Most people have limited medical knowledge. This causes many to view doctors as Mini-Gods, in their expertise. Consequently, they go to physicians with their aches, pains, symptoms, and oftentimes mindlessly follow whatever their prescription may be. This is especially true if they’re not paying for procedures/services, and it’s free no matter what the diagnosis suggests undergoing. Then, absent tort reform, if the doctor doesn’t give them enough tests, an elongated or the best treatment (in their minds), they can then sue! IMO, it’s a perfect recipe for a chaotic, abused and expensive medical model to flourish and grow.

    More patient education, offering incentives for healthy lifestyles and practicing preventive medicine, involving consumers in cost awareness and care options, having states innovate and customize HC services to their own demographics, including having HSAs if at all applicable — just applying common sense, doctor/patient team work, actively involving the consumer in their health care, and decreasing frivolous lawsuits — would be helpful steps to reducing medical costs, as well as dispensing better HC to more people.

  • steve

    “, having states innovate and customize HC services to their own demographics, ”

    Not to pick on you, but this is one of our problems. In principle I support using our states as labs to look for ways to save costs. In reality, the states are the ones that generate the mandates that raise the costs of insurance. I had this out with Avik Roy a few years ago. He conceded that when it comes to insurance companies selling across state lines, a frequent conservative wish, they can already do this. What is really meant by this, is wanting to eliminate the state mandates. It is also interesting if look at this state by state. You will see that there is no pattern as to which state has the most, least or oddest mandates.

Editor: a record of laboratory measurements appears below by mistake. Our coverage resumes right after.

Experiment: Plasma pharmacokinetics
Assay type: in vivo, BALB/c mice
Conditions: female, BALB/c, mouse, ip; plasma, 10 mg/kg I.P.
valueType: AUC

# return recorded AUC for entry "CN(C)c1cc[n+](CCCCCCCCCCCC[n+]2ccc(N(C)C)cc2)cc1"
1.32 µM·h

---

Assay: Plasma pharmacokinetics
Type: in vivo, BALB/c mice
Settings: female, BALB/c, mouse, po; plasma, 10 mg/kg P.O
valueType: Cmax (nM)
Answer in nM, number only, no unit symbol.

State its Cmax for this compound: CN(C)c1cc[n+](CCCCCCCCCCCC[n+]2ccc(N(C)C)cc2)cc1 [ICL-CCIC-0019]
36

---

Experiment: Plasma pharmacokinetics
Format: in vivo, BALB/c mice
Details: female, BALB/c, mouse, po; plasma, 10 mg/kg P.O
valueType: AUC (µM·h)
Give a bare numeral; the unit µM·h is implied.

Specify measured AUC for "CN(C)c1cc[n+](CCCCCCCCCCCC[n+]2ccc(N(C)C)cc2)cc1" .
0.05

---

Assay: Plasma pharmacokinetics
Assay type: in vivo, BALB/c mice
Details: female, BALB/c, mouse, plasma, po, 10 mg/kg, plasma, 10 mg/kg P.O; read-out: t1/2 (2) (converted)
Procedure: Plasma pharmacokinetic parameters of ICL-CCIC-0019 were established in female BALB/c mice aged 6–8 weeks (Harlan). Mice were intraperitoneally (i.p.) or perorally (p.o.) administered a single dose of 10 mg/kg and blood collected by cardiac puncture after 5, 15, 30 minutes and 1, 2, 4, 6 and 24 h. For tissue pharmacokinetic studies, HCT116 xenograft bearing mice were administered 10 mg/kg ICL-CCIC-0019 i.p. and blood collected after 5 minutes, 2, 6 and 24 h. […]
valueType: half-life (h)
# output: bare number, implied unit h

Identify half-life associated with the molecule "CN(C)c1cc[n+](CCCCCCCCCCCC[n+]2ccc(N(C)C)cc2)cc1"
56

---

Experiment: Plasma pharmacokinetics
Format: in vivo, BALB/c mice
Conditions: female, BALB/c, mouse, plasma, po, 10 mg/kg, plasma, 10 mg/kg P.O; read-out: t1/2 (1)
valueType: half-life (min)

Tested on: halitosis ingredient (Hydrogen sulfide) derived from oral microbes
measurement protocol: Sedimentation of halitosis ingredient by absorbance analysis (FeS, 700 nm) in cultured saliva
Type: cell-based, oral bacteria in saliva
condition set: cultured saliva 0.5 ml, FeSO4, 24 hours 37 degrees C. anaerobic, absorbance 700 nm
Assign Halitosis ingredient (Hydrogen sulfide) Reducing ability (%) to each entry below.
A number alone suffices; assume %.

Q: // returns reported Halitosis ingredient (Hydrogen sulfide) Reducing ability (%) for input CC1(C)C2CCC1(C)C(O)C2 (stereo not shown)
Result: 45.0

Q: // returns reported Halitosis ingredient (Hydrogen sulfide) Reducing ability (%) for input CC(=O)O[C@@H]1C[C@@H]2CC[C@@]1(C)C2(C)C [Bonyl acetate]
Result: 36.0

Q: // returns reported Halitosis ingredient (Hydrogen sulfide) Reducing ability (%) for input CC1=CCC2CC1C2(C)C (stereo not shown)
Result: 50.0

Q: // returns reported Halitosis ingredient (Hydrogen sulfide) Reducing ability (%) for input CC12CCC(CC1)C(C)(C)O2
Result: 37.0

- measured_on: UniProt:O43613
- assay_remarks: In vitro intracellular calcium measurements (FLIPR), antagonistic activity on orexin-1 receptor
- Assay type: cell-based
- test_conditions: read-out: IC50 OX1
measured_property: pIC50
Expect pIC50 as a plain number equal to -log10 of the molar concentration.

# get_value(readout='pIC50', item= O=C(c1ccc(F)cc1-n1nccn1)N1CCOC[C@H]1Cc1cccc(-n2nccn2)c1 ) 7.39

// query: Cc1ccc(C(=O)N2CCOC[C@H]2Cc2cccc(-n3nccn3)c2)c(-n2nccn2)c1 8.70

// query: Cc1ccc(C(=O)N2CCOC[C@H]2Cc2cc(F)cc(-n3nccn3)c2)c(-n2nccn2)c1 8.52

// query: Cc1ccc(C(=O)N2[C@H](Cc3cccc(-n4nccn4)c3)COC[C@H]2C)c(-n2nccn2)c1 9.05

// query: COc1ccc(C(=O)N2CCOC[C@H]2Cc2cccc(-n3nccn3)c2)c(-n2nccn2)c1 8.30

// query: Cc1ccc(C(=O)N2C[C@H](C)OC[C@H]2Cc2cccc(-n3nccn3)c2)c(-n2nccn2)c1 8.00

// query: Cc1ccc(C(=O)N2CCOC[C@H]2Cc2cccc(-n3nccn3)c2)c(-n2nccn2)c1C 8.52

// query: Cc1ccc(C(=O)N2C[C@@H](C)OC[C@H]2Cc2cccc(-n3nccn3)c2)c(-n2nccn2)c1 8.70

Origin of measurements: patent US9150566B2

Steve

  • michael reynolds

    By the time you have your 5th or 6th splenectomy you will have determined what kind of quality you should expect and what you are willing to pay.

    Interesting point. I’m a very informed consumer of dental care. But even there I still don’t have an easy way to compare costs from one dentist to the next. But I’ll never be informed on either the quality or cost of emergency room care for stabbing myself in the thumb. (Hopefully just the one time on that.)

    Meanwhile I’m online booking a flight and hotel in LA and all my choices are laid out in amazing detail. When I think about in in those terms, it’s easy to see the problem. I don’t know what a hospital visit will cost, or whether it’s worth driving another 20 minutes to a different hospital. And why should I bust my ass when it’s all on Blue Cross anyway?